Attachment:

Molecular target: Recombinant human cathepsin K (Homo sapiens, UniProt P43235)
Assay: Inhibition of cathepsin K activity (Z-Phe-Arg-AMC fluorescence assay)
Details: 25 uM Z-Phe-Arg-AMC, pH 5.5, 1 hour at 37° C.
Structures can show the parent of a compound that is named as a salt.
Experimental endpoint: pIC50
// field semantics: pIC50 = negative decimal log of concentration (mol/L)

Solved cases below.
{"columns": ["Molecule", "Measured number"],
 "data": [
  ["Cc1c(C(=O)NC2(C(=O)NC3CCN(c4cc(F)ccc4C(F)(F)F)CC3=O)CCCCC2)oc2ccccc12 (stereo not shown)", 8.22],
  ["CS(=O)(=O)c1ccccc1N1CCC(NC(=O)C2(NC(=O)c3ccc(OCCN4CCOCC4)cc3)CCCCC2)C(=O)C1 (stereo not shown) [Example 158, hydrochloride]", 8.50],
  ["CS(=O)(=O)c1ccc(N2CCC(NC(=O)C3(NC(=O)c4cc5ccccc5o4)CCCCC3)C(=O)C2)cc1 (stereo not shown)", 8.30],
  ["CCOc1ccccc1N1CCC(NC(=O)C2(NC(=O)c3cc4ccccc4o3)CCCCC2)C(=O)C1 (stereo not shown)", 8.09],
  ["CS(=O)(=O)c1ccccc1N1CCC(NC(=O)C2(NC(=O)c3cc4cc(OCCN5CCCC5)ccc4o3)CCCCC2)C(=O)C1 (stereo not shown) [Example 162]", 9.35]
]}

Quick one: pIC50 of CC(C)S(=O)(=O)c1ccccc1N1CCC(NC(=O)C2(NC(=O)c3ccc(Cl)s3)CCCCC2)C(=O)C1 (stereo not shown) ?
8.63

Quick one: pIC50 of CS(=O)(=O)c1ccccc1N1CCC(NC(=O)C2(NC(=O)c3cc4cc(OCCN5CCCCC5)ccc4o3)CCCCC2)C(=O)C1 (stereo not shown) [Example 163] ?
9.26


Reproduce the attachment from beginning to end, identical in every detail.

Molecular target: Recombinant human cathepsin K (Homo sapiens, UniProt P43235)
Assay: Inhibition of cathepsin K activity (Z-Phe-Arg-AMC fluorescence assay)
Details: 25 uM Z-Phe-Arg-AMC, pH 5.5, 1 hour at 37° C.
Structures can show the parent of a compound that is named as a salt.
Experimental endpoint: pIC50
// field semantics: pIC50 = negative decimal log of concentration (mol/L)

Solved cases below.
{"columns": ["Molecule", "Measured number"],
 "data": [
  ["Cc1c(C(=O)NC2(C(=O)NC3CCN(c4cc(F)ccc4C(F)(F)F)CC3=O)CCCCC2)oc2ccccc12 (stereo not shown)", 8.22],
  ["CS(=O)(=O)c1ccccc1N1CCC(NC(=O)C2(NC(=O)c3ccc(OCCN4CCOCC4)cc3)CCCCC2)C(=O)C1 (stereo not shown) [Example 158, hydrochloride]", 8.50],
  ["CS(=O)(=O)c1ccc(N2CCC(NC(=O)C3(NC(=O)c4cc5ccccc5o4)CCCCC3)C(=O)C2)cc1 (stereo not shown)", 8.30],
  ["CCOc1ccccc1N1CCC(NC(=O)C2(NC(=O)c3cc4ccccc4o3)CCCCC2)C(=O)C1 (stereo not shown)", 8.09],
  ["CS(=O)(=O)c1ccccc1N1CCC(NC(=O)C2(NC(=O)c3cc4cc(OCCN5CCCC5)ccc4o3)CCCCC2)C(=O)C1 (stereo not shown) [Example 162]", 9.35]
]}

Quick one: pIC50 of CC(C)S(=O)(=O)c1ccccc1N1CCC(NC(=O)C2(NC(=O)c3ccc(Cl)s3)CCCCC2)C(=O)C1 (stereo not shown) ?
8.63

Quick one: pIC50 of CS(=O)(=O)c1ccccc1N1CCC(NC(=O)C2(NC(=O)c3cc4cc(OCCN5CCCCC5)ccc4o3)CCCCC2)C(=O)C1 (stereo not shown) [Example 163] ?
9.26